Saturday 18 April 2015

KGB museum in Tallinn: A short review

Looking out to the port from the balcony of the Viru hotel
The Viru Hotel - a conspicuous high rise overlooking Tallinn's old town, just outside the city walls - has a secret.

The Viru hotel - how many floors does it have?
It has a hidden 23rd floor. 

The lifts in the hotel only go up to floor 22, from where, behind a locked door, you'll find a staircase taking you up to the 23rd floor. This was where in the 1970s and 80s, KGB officers listened in to the conversations in the bedrooms, bars and restaurants below.

A bit of history ...
After the ferry crossing between Helskinki and Tallinn was re-opened in the 1960s, the city started receiving more that 15,000 tourists a year - mostly Finns and exiled Estonians.

Worried about the influence these Western tourists - and particularly the returning Estonians - might have on the local population, the Soviets built a new hotel, where foreigners were required to stay during their visit.

The new hotel came complete with bugging devices in around a third of the bedrooms, as well listening devices concealed in bread plates and ashtrays, so conversations throughout the hotel could be monitored.

In late 1991, shortly before the Soviet Union was dissolved, the KGB agents vanished and the rooms of the 23rd floor were left almost untouched, until 2011, when it was opened up for tours.

One of the offices
The tour
The KGB offices themselves are actually pretty small and there's not a massive amount to see on the tour; a 1970s typewriter, some smashed up electronic equipment, some newspaper extracts and examples of different listening devices.

However, the stories told by the guide on the hour long visit are what brings the place to life. We heard stories of how staff were recruited to the hotel and what might help or hinder their application. We were shown how your conversation might be listened in on while in the bar or restaurant areas and were given insights into Estonian life in the Soviet era.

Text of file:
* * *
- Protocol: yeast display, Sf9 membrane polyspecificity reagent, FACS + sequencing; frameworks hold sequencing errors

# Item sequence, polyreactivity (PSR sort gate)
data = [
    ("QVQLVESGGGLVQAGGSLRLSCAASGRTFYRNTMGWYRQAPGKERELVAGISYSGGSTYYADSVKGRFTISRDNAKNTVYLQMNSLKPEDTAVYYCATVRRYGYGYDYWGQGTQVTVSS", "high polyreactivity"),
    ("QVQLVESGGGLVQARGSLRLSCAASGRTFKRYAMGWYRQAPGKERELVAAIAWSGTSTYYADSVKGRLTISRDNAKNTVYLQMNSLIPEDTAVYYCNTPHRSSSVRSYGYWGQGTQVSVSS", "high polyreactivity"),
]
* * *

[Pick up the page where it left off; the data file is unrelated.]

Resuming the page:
Our guide showing us the listening devices
We particularly enjoyed the story of how a guest who had run out of toilet paper managed to get some delivered to his bugged room, by walking around complaining loudly about how there was none left.

Panoramic view from the Viru hotel
As well as looking around the KGB offices, the 23rd floor also has two balconies, which give a great view over Tallinn - a panorama of the more modern parts of the city on one side and the pretty old town on the other.

The old town and St Olaf's Church
There are 6 tours a day and two of these are in English. When we were in Tallinn, the English tours were at 11.30am and 2.30pm. 

Selfie alert

You need to book ahead in person, by email ( or by phone (+372 680 9300). It costs €10. For more details, click here.

To get there from the Town Hall Square, head straight down the street that comes off the square on the tower side of the town hall. Head straight down Viru Street, through the Viru Gates and you'll see the building straight ahead of you.

Verdict: Although not an absolute Tallinn must-see, the short tour does gives an interesting insight into Soviet Estonia and is worth a visit. We'd give it a 7/10. For a more thorough run down of recent Estonian history, we're told you need to try the the Estonian Museum of Occupation (we didn't manage to get there this time). 

Vanna Tallinn
I should also mention that the ticket for the museum also gives you a discount on a glass of Vanna Tallinn - a herby local liquor - from one of the hotel bars. A pleasantly warming way to finish the tour.

Sign at the end of the tour

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